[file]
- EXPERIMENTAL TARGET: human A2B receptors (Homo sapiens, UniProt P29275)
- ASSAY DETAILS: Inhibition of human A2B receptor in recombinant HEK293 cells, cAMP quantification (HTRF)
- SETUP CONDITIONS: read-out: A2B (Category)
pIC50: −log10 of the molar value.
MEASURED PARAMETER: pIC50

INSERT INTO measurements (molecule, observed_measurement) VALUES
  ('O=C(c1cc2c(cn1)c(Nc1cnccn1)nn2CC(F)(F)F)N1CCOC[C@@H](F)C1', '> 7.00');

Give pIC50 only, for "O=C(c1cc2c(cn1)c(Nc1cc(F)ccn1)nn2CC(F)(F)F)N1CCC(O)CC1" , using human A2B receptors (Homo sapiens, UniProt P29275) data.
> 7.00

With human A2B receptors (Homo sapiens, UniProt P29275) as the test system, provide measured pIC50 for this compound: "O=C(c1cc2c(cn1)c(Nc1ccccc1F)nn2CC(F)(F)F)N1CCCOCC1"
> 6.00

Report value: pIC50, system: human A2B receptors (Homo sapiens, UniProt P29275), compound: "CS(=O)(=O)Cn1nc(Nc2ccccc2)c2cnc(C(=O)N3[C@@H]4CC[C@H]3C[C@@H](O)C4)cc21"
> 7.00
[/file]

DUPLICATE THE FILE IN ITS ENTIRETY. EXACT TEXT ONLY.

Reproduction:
- EXPERIMENTAL TARGET: human A2B receptors (Homo sapiens, UniProt P29275)
- ASSAY DETAILS: Inhibition of human A2B receptor in recombinant HEK293 cells, cAMP quantification (HTRF)
- SETUP CONDITIONS: read-out: A2B (Category)
pIC50: −log10 of the molar value.
MEASURED PARAMETER: pIC50

INSERT INTO measurements (molecule, observed_measurement) VALUES
  ('O=C(c1cc2c(cn1)c(Nc1cnccn1)nn2CC(F)(F)F)N1CCOC[C@@H](F)C1', '> 7.00');

Give pIC50 only, for "O=C(c1cc2c(cn1)c(Nc1cc(F)ccn1)nn2CC(F)(F)F)N1CCC(O)CC1" , using human A2B receptors (Homo sapiens, UniProt P29275) data.
> 7.00

With human A2B receptors (Homo sapiens, UniProt P29275) as the test system, provide measured pIC50 for this compound: "O=C(c1cc2c(cn1)c(Nc1ccccc1F)nn2CC(F)(F)F)N1CCCOCC1"
> 6.00

Report value: pIC50, system: human A2B receptors (Homo sapiens, UniProt P29275), compound: "CS(=O)(=O)Cn1nc(Nc2ccccc2)c2cnc(C(=O)N3[C@@H]4CC[C@H]3C[C@@H](O)C4)cc21"
> 7.00